Chalazion is also called a tarsal or meibomian cyst. It is a chronic non-infective granulomatous inflammation of the meibomian gland.
- Predisposing factors:
- It is more common in children and young adults (though no age is bar) and in patients with eye strain due to muscle imbalance or refractive errors.
- Habitual rubbing of the eyes or fingering of the lids and nose
- chronic blepharitis
- diabetes mellitus
- Metabolic factors: chronic debility, excessive intake of carbohydrates and alcohol also act as predisposing factors
Usually, first there occurs mild grade infection of the meibomian gland by organisms of very low virulence. As a result, there occurs proliferation of the epithelium and infiltration of the walls of the ducts, which are blocked. Consequently, there occurs retention of secretions (sebum) in the gland, causing its enlargement. The pent-up secretions (fatty in nature) act like an irritant and excite non-infective granulomatous inflammation of the meibomian gland.
- Patients usually present with a painless swelling in the lid and a feeling of mild heaviness.
- Examination usually reveals small, firm to hard, non-tender swelling present slightly away from the lid margin.
- It usually points on the conjunctival side, as a red, purple or grey area, seen on everting the lid.
- Rarely, the main bulk of the swelling project on the skin side. Occasionally, it may present as a reddish-grey nodule on the intermarginal strip (marginal chalazion). Frequently, multiple chalazia may be seen involving one or more eyelids.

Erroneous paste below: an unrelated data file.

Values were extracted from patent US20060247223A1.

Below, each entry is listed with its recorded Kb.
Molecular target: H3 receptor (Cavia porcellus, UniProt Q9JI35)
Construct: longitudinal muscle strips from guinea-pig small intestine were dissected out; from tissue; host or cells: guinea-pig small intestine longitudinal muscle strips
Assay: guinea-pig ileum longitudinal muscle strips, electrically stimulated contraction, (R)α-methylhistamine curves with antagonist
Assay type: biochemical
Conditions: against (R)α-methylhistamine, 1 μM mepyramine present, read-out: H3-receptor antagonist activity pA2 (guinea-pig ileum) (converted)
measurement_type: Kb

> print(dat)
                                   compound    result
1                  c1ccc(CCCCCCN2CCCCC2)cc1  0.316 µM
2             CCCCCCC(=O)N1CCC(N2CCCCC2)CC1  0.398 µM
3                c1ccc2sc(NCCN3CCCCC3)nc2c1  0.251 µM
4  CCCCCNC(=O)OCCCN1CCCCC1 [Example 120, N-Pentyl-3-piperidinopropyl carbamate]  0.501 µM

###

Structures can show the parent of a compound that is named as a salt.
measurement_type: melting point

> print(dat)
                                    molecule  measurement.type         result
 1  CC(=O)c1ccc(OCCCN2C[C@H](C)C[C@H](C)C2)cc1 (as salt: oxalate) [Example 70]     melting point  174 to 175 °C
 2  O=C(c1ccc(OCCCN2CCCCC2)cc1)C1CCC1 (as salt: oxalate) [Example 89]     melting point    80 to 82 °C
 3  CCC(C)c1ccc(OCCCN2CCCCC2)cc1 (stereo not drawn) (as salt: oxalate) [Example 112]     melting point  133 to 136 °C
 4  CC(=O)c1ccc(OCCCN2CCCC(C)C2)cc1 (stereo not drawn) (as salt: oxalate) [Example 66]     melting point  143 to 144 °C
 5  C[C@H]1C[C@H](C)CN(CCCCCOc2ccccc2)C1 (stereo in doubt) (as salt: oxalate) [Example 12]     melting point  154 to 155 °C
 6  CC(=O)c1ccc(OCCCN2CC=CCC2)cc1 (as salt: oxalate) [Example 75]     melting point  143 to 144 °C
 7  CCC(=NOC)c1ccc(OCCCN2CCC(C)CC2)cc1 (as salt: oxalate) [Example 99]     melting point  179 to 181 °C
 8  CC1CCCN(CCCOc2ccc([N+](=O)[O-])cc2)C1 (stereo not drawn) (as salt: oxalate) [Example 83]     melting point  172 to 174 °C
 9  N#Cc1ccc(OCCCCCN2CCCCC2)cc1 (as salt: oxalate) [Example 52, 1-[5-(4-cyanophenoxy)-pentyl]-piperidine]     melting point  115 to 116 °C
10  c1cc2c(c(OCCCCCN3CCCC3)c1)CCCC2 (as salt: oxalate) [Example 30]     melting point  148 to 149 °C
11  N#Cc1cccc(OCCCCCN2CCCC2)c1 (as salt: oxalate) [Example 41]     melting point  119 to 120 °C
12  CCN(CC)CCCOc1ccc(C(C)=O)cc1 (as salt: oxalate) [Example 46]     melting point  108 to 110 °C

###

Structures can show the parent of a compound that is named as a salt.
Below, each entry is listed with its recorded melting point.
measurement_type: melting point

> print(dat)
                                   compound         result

Clinical course and complications
- Complete spontaneous resolution may occur rarely.
- Often it slowly increases in size and becomes very large. A large chalazion of the upper lid may press on the cornea and cause blurred vision from induced astigmatism. A large chalazion of the lower lid may rarely cause a version of the punctum or even ectropion and epiphora.
- Occasionally, it may burst on the conjunctival side, forming a fungating mass of granulation tissue.
- Secondary infection leads to formation of hordeolum internum.
- Calcification may occur, though very rarely.
- Malignant change into meibomian gland carcinoma may be seen occasionally in elderly people.
Auxiliary measures which can be of help:
- Using a warm compress as it helps to reduce the inflammation and may help to soften the hardened gland.
- Avoid wearing eye makeup and contact lenses during the acute phase of infection/ till the chalazion get better.
- Do not squeeze eyelid or chalazion. Do not rub your eyes.
- Gently massage the eyelids for a few minutes. It will help the ducts of the oil gland drain more effectively
For cases which get recurrent Chalazion following tips may be helpful:
- Wash your hands before touching your eyes.
- Clean your contact lenses, glasses properly before using it.
- Avoid eye makeup.
- Wash your eyes with the cold water few times a day.
- Eat healthy food to boost your immunity
- Conservative treatment: In a small, soft and recent chalazion, self-resolution may be helped by conservative treatment in the form of hot fomentation, topical antibiotic eye drops and oral anti-inflammatory drugs.